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Conditional Love : A Study Of Situational Differences In Rooting For An Underdog, Sheila Margaret Hindle May 2006

Conditional Love : A Study Of Situational Differences In Rooting For An Underdog, Sheila Margaret Hindle

Master's Theses

While people tend to root unabashedly for underdogs in the domain of athletics, underdogs do not generally receive the same tremendous support in matters of business. This may occur for a variety of reasons, but of particular interest is the fact that an individual's perception of a situation as both self-relevant and of high consequences may prove detrimental to his or her willingness to support an underdog. Two studies were conducted to explore these hypotheses. Study 1 (N=48) required participants to read a brief scenario depicting a situation of varied self-relevance and consequences, and then select a company ...


Social Psychology, Calamities, And Sports Law, Michael Mccann Jan 2006

Social Psychology, Calamities, And Sports Law, Michael Mccann

Law Faculty Scholarship

This Article examines the role of situational pressures, fundamental attribution errors, and legal frameworks in how professional sports actors respond to the threat and occurrence of calamities. Both natural and manmade threats to American health are likely to rise over the next decade. Such threats may include catastrophic weather, natural disasters, terrorist attacks, and communicable disease pandemics. In response to these threats, professional sports leagues, professional athletes, fans, and media might engage in unprecedented behavior. Consider, for instance, increasingly-devastating weather patterns, and how they might animate leagues to relocate franchises to cities with more favorable forecasts. The same outcome might ...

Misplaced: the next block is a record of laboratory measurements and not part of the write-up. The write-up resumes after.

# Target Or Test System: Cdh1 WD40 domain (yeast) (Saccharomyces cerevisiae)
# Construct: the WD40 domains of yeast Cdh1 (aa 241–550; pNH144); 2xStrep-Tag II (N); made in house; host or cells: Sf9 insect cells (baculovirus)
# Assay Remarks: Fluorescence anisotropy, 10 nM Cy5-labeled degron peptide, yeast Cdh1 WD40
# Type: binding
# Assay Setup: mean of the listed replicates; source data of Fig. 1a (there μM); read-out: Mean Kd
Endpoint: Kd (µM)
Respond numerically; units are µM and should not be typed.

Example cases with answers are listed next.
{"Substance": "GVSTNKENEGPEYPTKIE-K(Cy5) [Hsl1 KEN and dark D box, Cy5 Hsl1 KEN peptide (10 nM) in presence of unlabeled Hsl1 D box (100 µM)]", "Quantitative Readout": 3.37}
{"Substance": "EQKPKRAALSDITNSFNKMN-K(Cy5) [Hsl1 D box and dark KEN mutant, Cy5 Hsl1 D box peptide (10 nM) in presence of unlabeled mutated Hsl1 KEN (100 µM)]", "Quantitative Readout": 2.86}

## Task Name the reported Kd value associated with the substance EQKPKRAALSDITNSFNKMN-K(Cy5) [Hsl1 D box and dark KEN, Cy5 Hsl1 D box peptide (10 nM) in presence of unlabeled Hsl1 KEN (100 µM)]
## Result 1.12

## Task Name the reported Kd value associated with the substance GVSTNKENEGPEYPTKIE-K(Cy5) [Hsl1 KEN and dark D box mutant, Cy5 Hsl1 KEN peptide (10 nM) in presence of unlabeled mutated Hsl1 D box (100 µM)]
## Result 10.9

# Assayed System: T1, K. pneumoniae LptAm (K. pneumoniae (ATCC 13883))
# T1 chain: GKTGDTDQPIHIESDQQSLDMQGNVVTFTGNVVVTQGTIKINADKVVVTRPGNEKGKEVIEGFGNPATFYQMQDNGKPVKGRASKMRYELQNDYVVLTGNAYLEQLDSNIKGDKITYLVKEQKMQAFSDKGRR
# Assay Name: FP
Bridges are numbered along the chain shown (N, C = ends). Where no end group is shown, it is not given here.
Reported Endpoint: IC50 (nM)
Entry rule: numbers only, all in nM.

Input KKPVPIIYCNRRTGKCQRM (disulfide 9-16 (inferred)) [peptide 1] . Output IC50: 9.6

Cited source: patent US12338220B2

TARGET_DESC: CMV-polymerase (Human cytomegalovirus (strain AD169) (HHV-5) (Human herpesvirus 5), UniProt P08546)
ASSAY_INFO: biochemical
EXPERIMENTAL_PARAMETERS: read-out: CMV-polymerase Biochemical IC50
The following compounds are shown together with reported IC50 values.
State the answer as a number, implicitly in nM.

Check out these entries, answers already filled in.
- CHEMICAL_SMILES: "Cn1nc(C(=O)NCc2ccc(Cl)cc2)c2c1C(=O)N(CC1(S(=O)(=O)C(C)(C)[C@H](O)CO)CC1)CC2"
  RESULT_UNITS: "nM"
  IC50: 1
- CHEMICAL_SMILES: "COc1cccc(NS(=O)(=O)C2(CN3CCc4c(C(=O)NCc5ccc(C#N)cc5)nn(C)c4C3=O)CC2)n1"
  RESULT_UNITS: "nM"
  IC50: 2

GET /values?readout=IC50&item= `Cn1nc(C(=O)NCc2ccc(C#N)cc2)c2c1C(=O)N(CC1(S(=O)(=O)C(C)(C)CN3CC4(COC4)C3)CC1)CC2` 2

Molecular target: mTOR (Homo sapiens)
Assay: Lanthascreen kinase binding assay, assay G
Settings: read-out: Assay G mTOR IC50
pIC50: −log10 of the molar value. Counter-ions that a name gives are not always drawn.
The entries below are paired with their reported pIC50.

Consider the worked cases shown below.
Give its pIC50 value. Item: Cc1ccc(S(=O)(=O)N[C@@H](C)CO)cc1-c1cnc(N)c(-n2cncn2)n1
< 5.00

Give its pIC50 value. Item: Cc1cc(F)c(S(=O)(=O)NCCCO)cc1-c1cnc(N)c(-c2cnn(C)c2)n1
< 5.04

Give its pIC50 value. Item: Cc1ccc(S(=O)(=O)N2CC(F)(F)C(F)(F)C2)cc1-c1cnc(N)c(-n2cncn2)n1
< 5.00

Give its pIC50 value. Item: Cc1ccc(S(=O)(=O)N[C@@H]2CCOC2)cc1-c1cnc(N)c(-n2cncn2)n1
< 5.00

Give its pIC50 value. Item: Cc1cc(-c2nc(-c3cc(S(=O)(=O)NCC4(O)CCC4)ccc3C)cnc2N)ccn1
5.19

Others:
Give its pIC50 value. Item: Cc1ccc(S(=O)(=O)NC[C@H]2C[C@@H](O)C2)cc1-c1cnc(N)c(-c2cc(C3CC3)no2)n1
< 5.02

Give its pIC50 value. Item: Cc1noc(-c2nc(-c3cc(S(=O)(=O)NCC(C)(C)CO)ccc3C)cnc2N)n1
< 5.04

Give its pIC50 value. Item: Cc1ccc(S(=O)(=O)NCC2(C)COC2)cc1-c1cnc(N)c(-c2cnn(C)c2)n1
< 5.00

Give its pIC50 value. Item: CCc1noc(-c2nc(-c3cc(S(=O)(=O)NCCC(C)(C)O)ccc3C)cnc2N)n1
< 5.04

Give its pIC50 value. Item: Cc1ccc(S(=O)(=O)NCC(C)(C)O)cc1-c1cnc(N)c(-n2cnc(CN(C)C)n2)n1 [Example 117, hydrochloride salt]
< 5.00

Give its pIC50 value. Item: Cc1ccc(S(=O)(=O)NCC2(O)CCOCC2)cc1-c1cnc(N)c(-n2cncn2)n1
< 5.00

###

Exploring Group Behavior, Donelson R. Forsyth Jan 2006

Exploring Group Behavior, Donelson R. Forsyth

Jepson School of Leadership Studies articles, book chapters and other publications

When I migrated from the world of constructions and took a position as a college professor and social psychologist, I found myself on the right side of the "good work if you can get it" divide. Granted, professoring is still work. There are politics of the office, bosses who make demands, and duties that must be fulfilled. Nor is it a glamorous occupation, as Hollywood's depictions of Indiana Jones-like professorial types would suggest. But depending on one's goals and perspectives, it is a personally fulfilling pursuit. It is an elite profession that requires special training and skill, and ...